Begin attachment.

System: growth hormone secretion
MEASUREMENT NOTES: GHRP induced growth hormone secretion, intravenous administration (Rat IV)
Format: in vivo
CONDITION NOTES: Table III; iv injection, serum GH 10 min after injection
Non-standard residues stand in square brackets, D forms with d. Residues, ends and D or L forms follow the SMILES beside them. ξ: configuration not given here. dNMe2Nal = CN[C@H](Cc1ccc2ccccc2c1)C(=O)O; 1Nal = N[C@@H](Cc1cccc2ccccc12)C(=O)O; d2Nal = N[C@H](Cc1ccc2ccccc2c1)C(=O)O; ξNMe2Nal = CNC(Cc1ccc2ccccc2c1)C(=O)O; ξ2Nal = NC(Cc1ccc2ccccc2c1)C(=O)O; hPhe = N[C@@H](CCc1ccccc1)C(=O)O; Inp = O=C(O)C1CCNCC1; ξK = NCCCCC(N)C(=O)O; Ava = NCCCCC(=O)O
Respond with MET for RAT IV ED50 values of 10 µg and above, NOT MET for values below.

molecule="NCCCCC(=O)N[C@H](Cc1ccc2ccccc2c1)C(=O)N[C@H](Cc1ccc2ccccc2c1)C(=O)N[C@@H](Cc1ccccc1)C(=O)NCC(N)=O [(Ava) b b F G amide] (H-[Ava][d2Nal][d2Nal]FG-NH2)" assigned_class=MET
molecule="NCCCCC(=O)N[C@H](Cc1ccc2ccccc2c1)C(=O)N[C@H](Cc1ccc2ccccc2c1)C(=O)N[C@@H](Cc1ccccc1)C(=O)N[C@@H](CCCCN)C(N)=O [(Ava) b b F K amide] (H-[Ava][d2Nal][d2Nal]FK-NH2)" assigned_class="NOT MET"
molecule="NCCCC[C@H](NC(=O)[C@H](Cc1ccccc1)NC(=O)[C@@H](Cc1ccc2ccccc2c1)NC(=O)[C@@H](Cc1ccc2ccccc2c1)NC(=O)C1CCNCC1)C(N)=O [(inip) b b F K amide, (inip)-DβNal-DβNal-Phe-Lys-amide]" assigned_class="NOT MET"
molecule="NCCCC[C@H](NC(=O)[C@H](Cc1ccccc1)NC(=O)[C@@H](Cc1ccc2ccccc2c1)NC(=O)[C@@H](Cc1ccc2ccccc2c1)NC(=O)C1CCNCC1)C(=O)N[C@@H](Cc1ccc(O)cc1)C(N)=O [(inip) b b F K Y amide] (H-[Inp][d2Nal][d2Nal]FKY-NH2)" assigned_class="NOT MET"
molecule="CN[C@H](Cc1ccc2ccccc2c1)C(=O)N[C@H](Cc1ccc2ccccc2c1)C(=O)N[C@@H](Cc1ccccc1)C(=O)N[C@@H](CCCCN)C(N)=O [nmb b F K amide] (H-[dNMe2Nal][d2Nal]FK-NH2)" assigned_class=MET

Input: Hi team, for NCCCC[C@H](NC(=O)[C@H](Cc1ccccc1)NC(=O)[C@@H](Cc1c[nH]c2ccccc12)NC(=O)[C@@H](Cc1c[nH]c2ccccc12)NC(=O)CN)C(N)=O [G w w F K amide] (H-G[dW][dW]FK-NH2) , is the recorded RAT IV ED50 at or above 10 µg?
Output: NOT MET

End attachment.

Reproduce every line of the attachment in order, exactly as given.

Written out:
System: growth hormone secretion
MEASUREMENT NOTES: GHRP induced growth hormone secretion, intravenous administration (Rat IV)
Format: in vivo
CONDITION NOTES: Table III; iv injection, serum GH 10 min after injection
Non-standard residues stand in square brackets, D forms with d. Residues, ends and D or L forms follow the SMILES beside them. ξ: configuration not given here. dNMe2Nal = CN[C@H](Cc1ccc2ccccc2c1)C(=O)O; 1Nal = N[C@@H](Cc1cccc2ccccc12)C(=O)O; d2Nal = N[C@H](Cc1ccc2ccccc2c1)C(=O)O; ξNMe2Nal = CNC(Cc1ccc2ccccc2c1)C(=O)O; ξ2Nal = NC(Cc1ccc2ccccc2c1)C(=O)O; hPhe = N[C@@H](CCc1ccccc1)C(=O)O; Inp = O=C(O)C1CCNCC1; ξK = NCCCCC(N)C(=O)O; Ava = NCCCCC(=O)O
Respond with MET for RAT IV ED50 values of 10 µg and above, NOT MET for values below.

molecule="NCCCCC(=O)N[C@H](Cc1ccc2ccccc2c1)C(=O)N[C@H](Cc1ccc2ccccc2c1)C(=O)N[C@@H](Cc1ccccc1)C(=O)NCC(N)=O [(Ava) b b F G amide] (H-[Ava][d2Nal][d2Nal]FG-NH2)" assigned_class=MET
molecule="NCCCCC(=O)N[C@H](Cc1ccc2ccccc2c1)C(=O)N[C@H](Cc1ccc2ccccc2c1)C(=O)N[C@@H](Cc1ccccc1)C(=O)N[C@@H](CCCCN)C(N)=O [(Ava) b b F K amide] (H-[Ava][d2Nal][d2Nal]FK-NH2)" assigned_class="NOT MET"
molecule="NCCCC[C@H](NC(=O)[C@H](Cc1ccccc1)NC(=O)[C@@H](Cc1ccc2ccccc2c1)NC(=O)[C@@H](Cc1ccc2ccccc2c1)NC(=O)C1CCNCC1)C(N)=O [(inip) b b F K amide, (inip)-DβNal-DβNal-Phe-Lys-amide]" assigned_class="NOT MET"
molecule="NCCCC[C@H](NC(=O)[C@H](Cc1ccccc1)NC(=O)[C@@H](Cc1ccc2ccccc2c1)NC(=O)[C@@H](Cc1ccc2ccccc2c1)NC(=O)C1CCNCC1)C(=O)N[C@@H](Cc1ccc(O)cc1)C(N)=O [(inip) b b F K Y amide] (H-[Inp][d2Nal][d2Nal]FKY-NH2)" assigned_class="NOT MET"
molecule="CN[C@H](Cc1ccc2ccccc2c1)C(=O)N[C@H](Cc1ccc2ccccc2c1)C(=O)N[C@@H](Cc1ccccc1)C(=O)N[C@@H](CCCCN)C(N)=O [nmb b F K amide] (H-[dNMe2Nal][d2Nal]FK-NH2)" assigned_class=MET

Input: Hi team, for NCCCC[C@H](NC(=O)[C@H](Cc1ccccc1)NC(=O)[C@@H](Cc1c[nH]c2ccccc12)NC(=O)[C@@H](Cc1c[nH]c2ccccc12)NC(=O)CN)C(N)=O [G w w F K amide] (H-G[dW][dW]FK-NH2) , is the recorded RAT IV ED50 at or above 10 µg?
Output: NOT MET